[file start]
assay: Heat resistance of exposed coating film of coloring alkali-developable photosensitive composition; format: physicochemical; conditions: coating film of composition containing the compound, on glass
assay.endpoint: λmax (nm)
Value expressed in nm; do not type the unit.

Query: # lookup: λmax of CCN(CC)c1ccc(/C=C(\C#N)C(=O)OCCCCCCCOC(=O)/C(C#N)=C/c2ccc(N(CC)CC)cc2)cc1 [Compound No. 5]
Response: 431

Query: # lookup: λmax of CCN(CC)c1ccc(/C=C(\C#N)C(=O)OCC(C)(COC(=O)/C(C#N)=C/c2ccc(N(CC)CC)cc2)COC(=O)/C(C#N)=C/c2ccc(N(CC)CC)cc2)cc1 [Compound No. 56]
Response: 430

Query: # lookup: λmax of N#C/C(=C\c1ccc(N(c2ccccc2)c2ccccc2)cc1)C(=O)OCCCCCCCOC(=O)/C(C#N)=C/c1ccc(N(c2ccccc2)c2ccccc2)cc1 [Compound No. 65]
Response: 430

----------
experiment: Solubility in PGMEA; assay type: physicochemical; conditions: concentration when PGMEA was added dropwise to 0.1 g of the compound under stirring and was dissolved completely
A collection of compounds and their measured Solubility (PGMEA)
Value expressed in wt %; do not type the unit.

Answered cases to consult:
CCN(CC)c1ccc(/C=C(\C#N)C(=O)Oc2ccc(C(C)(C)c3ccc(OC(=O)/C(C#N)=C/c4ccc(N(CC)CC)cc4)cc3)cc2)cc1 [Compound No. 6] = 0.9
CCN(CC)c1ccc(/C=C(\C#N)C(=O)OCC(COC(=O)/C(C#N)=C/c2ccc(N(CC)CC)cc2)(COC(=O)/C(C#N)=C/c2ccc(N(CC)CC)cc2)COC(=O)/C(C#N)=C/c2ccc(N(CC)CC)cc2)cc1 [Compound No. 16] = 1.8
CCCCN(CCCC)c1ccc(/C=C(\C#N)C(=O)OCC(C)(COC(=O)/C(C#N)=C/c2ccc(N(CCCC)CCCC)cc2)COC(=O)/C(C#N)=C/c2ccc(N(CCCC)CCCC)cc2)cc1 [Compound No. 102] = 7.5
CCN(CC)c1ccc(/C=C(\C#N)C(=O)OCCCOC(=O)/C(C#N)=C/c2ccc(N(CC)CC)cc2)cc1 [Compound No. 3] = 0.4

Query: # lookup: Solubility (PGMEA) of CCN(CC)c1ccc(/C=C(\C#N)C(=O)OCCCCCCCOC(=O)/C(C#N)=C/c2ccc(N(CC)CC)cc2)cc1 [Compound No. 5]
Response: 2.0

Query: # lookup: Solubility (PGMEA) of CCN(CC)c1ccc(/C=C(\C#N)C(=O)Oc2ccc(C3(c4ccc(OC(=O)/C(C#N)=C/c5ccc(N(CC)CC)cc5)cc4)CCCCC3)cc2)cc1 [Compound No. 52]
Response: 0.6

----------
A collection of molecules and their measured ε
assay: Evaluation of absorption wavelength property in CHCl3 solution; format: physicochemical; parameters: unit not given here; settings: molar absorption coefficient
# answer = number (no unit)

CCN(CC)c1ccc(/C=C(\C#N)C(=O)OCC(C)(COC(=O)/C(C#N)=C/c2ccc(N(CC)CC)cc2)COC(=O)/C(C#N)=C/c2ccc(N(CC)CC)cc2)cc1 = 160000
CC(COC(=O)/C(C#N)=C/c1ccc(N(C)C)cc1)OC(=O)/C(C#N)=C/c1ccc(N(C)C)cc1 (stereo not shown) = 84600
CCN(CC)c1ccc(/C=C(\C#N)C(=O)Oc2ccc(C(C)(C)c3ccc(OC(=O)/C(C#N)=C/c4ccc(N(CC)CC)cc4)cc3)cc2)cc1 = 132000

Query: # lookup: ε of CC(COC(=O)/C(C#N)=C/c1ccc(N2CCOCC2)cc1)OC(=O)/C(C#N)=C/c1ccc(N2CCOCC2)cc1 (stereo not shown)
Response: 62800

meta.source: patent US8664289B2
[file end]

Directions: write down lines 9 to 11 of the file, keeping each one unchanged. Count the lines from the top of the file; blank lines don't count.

Response: 430

----------
experiment: Solubility in PGMEA; assay type: physicochemical; conditions: concentration when PGMEA was added dropwise to 0.1 g of the compound under stirring and was dissolved completely